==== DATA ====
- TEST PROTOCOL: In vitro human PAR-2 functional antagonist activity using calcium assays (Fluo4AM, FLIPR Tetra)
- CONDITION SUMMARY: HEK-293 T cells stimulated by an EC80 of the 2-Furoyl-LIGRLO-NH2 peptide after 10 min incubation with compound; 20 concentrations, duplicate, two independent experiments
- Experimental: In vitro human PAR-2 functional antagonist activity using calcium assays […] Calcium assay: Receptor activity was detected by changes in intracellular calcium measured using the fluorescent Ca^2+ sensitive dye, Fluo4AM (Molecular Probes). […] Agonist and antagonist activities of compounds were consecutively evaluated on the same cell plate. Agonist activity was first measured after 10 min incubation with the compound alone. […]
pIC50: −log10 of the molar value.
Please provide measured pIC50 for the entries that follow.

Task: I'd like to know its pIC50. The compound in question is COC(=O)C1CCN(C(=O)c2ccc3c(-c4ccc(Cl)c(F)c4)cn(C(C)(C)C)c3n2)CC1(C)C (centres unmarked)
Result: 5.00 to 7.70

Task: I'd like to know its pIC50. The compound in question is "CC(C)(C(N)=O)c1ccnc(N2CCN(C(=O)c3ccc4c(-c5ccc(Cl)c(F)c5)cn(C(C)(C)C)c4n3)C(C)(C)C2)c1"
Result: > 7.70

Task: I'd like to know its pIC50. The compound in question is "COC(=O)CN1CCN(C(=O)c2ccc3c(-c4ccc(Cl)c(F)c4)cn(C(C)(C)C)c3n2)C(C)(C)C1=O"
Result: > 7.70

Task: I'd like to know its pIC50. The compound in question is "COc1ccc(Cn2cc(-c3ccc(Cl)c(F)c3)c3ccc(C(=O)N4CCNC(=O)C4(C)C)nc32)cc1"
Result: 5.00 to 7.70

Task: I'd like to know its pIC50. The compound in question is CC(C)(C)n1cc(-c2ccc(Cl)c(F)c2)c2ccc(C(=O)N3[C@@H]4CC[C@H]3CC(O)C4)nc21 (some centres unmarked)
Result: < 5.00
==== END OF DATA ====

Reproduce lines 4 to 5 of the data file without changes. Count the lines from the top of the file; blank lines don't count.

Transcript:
pIC50: −log10 of the molar value.
Please provide measured pIC50 for the entries that follow.